Wind: 10 mph
By Rachel Goff
After gaining a greater understanding of their town's current financial situation, Duxbury residents decided to stick with the original debt repayment plan they approved this spring.
At a second Special Town Meeting on Monday, July 28, taxpayers voted 61-52 to not rescind an action taken at the first Special Town Meeting in May, in which residents authorized Duxbury to appropriate the sum of $70,000 to be applied to its outstanding debt.
Both before and after the May meeting, residents, elected officials and accountants questioned exactly what the town's outstanding debt was and how it was incurred. "There has been a tremendous amount of inaccurate, confusing information on this topic," Bonnie Batchelder of Batchelder Associates told a packed room on Monday.
Batchelder performed a 2013 audit for the town that showed Duxbury ending the year with a $110,000 deficit. "In 2013, your expenses exceeded what the [Duxbury] Select Board had anticipated," she explained. "As we all know as business owners, budgets change."
After receiving the audit report, select board chair Dick Charland told residents that Duxbury had a deficit of $338,000, "but Batchelder never said the deficit was $338,000," Charland clarified. "I misspoke."
What Charland meant to say, he explained on Monday, was that in addition to the town's $110,000 deficit for 2013, it also owed $228,000 on a line of credit that became due last September, for which Duxbury was granted an extension until June.
The town took out the $1.5 million line of credit with Merchants Bank to pay for repairs from Tropical Storm Irene in August of 2011 before it received reimbursement from the Federal Emergency Management Agency (FEMA). Once all of the reimbursement checks came in, the town received more than it had anticipated—$1.7 million—but still had $228,000 remaining on the line of credit.
"The fact is, money came in and it didn't go where it was supposed to go," Charland said, explaining that the town set up a separate account to handle the FEMA funds without the select board's knowledge, and that money from that account was used to pay for the town's operating expenses rather than the line of credit. But former town treasurer Ken Scott said otherwise.
"The select board approved opening the FEMA account," Scott said on Monday, explaining that he never could have opened it without providing the bank with minutes from the meeting in which the board authorized the transaction.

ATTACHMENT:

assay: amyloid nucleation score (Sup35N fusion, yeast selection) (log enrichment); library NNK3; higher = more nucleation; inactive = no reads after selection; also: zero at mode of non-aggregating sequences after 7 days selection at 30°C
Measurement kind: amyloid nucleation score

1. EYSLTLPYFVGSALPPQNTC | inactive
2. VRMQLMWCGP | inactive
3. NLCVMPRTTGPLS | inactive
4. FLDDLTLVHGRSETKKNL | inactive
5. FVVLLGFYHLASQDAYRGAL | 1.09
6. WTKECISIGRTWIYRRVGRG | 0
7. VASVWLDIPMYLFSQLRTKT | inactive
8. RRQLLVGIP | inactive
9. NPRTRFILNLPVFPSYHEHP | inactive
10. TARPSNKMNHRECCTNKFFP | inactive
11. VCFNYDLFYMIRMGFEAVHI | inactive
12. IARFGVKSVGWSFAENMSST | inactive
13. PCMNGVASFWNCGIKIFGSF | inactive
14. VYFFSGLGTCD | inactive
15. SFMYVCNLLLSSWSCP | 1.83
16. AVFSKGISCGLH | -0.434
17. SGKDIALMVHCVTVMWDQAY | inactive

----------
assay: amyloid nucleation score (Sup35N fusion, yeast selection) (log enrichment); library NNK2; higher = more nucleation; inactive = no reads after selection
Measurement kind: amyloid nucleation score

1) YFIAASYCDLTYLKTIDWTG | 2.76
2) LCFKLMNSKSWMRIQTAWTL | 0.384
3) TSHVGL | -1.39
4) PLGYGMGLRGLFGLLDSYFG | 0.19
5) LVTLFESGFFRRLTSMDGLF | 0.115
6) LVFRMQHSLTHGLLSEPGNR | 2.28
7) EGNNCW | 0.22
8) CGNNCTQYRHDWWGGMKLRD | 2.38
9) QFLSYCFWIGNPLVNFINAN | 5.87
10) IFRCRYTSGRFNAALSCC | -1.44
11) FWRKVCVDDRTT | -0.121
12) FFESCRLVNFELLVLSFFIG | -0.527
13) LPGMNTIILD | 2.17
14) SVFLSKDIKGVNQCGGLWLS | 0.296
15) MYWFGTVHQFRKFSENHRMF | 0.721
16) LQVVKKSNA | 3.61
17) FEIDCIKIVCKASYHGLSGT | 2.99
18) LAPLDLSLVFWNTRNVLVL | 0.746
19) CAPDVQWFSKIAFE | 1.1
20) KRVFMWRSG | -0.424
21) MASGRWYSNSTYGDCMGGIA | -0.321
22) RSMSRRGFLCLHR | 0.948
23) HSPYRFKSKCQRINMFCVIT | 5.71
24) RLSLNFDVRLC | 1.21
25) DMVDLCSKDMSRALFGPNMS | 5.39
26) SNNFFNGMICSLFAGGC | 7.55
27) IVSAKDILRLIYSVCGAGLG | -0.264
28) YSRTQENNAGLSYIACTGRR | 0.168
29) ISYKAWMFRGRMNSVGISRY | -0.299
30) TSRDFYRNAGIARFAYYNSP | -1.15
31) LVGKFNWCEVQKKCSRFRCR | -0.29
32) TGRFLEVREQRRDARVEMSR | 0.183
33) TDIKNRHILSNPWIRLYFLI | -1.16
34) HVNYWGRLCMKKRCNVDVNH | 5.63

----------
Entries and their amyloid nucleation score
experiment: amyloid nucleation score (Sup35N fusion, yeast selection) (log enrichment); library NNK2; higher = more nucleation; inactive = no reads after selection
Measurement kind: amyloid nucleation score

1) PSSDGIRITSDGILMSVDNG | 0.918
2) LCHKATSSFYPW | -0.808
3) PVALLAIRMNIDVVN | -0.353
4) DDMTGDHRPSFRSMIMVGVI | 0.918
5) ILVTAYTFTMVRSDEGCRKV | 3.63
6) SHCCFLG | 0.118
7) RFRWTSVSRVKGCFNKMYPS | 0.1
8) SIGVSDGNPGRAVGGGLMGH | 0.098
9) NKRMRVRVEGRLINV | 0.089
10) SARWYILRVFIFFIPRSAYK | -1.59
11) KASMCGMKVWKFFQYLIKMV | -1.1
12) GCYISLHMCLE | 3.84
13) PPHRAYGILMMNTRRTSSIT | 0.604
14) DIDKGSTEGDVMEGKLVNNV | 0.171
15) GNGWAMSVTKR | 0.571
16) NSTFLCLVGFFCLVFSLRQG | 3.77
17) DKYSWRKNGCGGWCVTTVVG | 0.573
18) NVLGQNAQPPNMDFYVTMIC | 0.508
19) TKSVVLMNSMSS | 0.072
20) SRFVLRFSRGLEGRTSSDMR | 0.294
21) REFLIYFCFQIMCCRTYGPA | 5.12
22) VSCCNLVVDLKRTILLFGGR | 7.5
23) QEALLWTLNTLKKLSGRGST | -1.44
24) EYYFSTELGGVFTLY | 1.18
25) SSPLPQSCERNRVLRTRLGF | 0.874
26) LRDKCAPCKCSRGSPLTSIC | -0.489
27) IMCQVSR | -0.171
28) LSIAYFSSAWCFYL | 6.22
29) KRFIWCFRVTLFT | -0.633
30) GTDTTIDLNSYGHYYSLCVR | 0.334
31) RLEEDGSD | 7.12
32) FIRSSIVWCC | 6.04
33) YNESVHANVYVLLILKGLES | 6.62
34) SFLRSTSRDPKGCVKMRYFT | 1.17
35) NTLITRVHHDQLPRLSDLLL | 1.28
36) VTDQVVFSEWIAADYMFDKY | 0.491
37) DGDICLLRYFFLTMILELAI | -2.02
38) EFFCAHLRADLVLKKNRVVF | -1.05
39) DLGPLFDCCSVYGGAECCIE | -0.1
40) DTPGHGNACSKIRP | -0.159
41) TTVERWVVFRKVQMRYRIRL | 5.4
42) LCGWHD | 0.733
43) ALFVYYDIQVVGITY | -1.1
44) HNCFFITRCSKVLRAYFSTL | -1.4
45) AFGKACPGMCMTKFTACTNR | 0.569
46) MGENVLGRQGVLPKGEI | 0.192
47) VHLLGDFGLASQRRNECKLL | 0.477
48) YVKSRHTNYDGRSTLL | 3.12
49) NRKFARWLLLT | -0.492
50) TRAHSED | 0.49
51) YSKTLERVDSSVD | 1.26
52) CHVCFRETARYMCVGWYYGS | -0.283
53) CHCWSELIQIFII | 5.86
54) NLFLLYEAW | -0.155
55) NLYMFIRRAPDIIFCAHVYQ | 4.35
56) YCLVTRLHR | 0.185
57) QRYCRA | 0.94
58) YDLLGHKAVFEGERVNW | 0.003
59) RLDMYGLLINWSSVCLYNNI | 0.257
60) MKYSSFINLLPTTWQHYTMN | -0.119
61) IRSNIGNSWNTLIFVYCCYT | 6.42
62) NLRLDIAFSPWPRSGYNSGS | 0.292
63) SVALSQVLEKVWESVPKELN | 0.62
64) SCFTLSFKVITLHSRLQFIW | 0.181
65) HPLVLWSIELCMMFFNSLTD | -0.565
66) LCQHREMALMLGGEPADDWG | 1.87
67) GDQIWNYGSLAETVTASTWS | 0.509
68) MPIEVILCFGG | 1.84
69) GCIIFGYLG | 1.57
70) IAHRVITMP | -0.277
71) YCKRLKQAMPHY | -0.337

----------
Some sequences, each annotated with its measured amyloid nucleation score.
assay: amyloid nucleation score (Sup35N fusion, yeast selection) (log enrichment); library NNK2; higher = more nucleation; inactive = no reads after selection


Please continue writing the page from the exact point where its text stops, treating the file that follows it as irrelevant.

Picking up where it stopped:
Regardless of whether the town was aware of the account or not, several taxpayers spoke up, saying it was the select board's duty to provide oversight. "For you to sit there and say, 'How would we know we overspent our money?'" one resident told Charland. "Shame on you. As the select board chair, you should know," she said.
Back in May, Charland told residents that Duxbury would not be in its present financial situation if Tropical Storm Irene had never happened, but the FEMA reimbursement checks had all come in by the end of 2012, so Duxbury can't blame its current debt on the mishandled funds, former town auditor Bill Yacavoni said on Monday.
According to Yacavoni, Duxbury ended 2012 with a $41,000 deficit, which the town raised via taxes, "So how can the situation we're in now have anything to do with anything other than 2013?" he asked.
As one resident pointed out, "An audit is simply a snapshot in time," and Yacavoni tried to get residents to focus on only the town's finances for 2013.
The budget for 2014 "will take care of itself," Yacavoni said. "I don't believe you are in any crisis whatsoever," he said.
By asking residents in May to approve the appropriation of $70,000 to be applied for the town's outstanding debt, Duxbury was thinking beyond the balance sheets. While the appropriation of $70,000 was only approved for one year, the select board's intent was to ask residents to approve the appropriation of an additional $70,000 a year for the next four years—$350,000 in total.
The main question is, "Should you be borrowing in the long term or should you be borrowing as you need it?" Yacavoni said, advocating for the latter. "If you need money, why don't you borrow from your own bank account?" Yacavoni said, as the interest rate is much, much lower.
At the first Special Town Meeting in May, taxpayers approved the article authorizing the town to appropriate the sum of $70,000 to be applied to its town's outstanding debt, but in the weeks afterward a petition asking to rescind the article received the requisite number of signatures, thus requiring Monday's second Special Town Meeting.
In the meantime, however, "the town took out two loans," Charland said, explaining that state statutes required that Duxbury come up with a plan to pay back its deficit. And so, at its meeting on July 14, the select board moved to pay off its 2013 deficit with funds from Community National Bank in the amount of $110,344, to be paid back with an interest rate of 1.675 over five years. And on June 24, Duxbury paid off its line of credit with Merchants Bank with funds from Community National Bank in the amount of $230,371.04, to be paid back with an interest rate of 1.675 over five years.
The select board had to take out the loans, select board member Amy Scharf said, asking residents not to rescind the appropriation of $70,000 for this year only. "It would be great if at the end of this year we didn't have to keep going with four more years," Scharf said.
At the end of the evening, taxpayers cast their votes via paper ballot—51 yes to 62 no—to the article asking voters to rescind the appropriation of funds, meaning that the select board will have $70,000 for this year. And moving forward, "we have a plan," Scharf said.